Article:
Sausage Party (Blu-ray Review)11 Nov, 2016 By: John Latchem
Box Office $97.67 million
$26.99 DVD, $34.99 Blu-ray, $45.99 UHD BD
Rated ‘R’ for strong crude sexual content, pervasive language, and drug use
Voices of Seth Rogen, Kristen Wiig, Jonah Hill, Bill Hader, Michael Cera, James Franco, Danny McBride, Craig Robinson, Paul Rudd, Nick Kroll, David Krumholtz, Edward Norton, Salma Hayek.
Seth Rogen and his filmmaking buddies have delivered a raunchy send-up of the Pixar formula that crosses every line it can.
The concept is basically Toy Story in a grocery store.
Here’s just a sampling of what you’ll see in this movie:
• The main characters are a hot dog and bun who exist as metaphors for sex (the bun is also lusted after by a lesbian taco);
• The villain is literally a douche.
• The plot turns on a tweaker who gets so high shooting up he can actually communicate with the food
• When the store closes, the food products jump out of their packages and engage in a giant orgy
The food believe in a religion that convinces them that leaving the store with a shopper takes them to a utopia. A bottle of mustard gets returned and starts to spread rumors of the horrors of the outside world, causing a disturbance in the cart that leaves several of the main characters falling on the floor and spending the rest of the movie trying to find their way back to their home aisles when the store closes. They end up passing through several sections of the store themed around ethnic foods to look like their home countries, such as a cantina for Mexican food. The liquor aisle is a nightclub.
That’s a clever touch, but the biggest laughs come from the perspective of the food once they get to the home of the customer, who prepares dinner by horribly murdering them in the most painful ways possible.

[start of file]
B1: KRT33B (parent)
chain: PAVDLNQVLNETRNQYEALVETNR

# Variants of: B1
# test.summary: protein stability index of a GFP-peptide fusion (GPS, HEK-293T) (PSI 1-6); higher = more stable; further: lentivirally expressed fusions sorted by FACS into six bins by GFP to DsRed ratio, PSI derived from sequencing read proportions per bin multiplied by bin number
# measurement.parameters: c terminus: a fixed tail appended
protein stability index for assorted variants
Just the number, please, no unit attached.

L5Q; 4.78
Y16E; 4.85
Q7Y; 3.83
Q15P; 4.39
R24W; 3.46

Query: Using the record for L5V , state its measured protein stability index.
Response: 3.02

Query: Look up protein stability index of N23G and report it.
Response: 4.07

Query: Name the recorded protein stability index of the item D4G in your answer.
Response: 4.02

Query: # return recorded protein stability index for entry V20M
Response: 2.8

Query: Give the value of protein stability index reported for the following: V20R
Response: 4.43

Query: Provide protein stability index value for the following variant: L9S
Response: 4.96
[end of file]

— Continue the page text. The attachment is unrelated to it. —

If Seth Rogen comedies or adult-oriented animation are your thing, then this movie should appeal greatly to you. It doesn’t reach the highs that South Park: Bigger, Longer and Uncut once did aiming for the same audience, but it’s a howler nonetheless.
The Blu-ray is stocked with some additional behind-the-scenes comedy, starting with a seven-and-a-half-minute “Good Food Gag Reel.”
The history of the production is recounted in the five-minute “Shock and Awe: How Did This Get Made?”
The nine-and-a-half-minute “The Booth” focuses on interactions between the voice cast while recording dialogue, while “Line-O-Rama” offers five-minutes of alternate takes.
The four-minute “The Great Beyond” delves into the movie’s music, one of the creators of which is Disney veteran Alan Menken.
“The Art of the Pitch” is a two-and-a-half clip of Rogen and writing partner Evan Goldberg discussing their careers and how they pitched bizarre ideas to the studio.
The final bit is “Seth Rogen’s Animation-Imaginatorium,” a minute-long old-timey introduction of sorts to the movie with Rogen as a vindictive Walt Disney-type firing his animators when they displease him. This one raises a bit of an eyebrow considering the rumored controversies about the film’s actual animators being underpaid.